When Terry Romp, produce buyer for Heinen’s Fine Foods, needs to reach the vendor responsible for much of the in-season produce for their 17 stores, he either shouts into a speakerphone or sends a fax to the vendor’s neighbor down the road.
Such is the way of things with a commitment to buying local.
The man on the other end of the speakerphone is Isaac Keim, Amish bishop and lifelong farmer. Keim is Heinen’s right-hand man for much of the produce abundantly displayed in stores from June through October.
“It’s a lot of work, but it’s worth it to us,” says Romp. “It offers us a great product at a fair price and enables the Amish to prosper.”
The venue for that prosperity sits at the intersection of Ashland, Lorain, Medina and Wayne counties, just down the country road from a tiny post office that I mistook for a garden shed. On a sweltering July evening at the peak of the growing season, I accompanied Romp and Heinen’s Director of Produce Vinnie Latessa to the Homerville Wholesale Produce Auction—the place to be for produce buyers, restaurateurs, local folk and “agritourists”—those intrigued by the notion of buying local amidst the Amish culture. What Keim is not able to supply to Heinen’s from his own family’s farms he purchases at the auction on the store’s behalf.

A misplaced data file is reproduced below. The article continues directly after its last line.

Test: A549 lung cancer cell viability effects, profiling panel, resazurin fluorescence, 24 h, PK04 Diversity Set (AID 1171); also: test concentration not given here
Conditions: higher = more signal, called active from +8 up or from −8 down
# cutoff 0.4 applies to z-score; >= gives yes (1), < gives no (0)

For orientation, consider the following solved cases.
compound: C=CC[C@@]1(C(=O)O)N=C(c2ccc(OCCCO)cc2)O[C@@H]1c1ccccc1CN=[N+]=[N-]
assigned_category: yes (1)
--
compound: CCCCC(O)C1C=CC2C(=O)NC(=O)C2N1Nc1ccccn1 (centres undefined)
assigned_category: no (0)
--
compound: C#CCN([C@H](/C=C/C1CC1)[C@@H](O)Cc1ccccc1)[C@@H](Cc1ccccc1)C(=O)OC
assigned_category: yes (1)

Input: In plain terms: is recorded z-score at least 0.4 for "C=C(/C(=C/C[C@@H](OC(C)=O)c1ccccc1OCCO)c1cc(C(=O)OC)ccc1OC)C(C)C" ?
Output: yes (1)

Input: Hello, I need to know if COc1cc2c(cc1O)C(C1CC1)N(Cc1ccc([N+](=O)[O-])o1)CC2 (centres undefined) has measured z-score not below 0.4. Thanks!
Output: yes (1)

In an open concrete pavilion strung with buzzing flies and twisty halogen bulbs, horse-drawn buggies file through a two-lane auction block, a farmer displaying bursting boxes of produce waves a long wand like a ringmaster. Solemn Amish men and women look on from a makeshift galley, proud parents overseeing the presentation of their crops. The evening hums with the auctioneer’s chant as waiting trucks are stocked and wheelbarrows heaped with locally grown harvest. But it wasn’t always this way.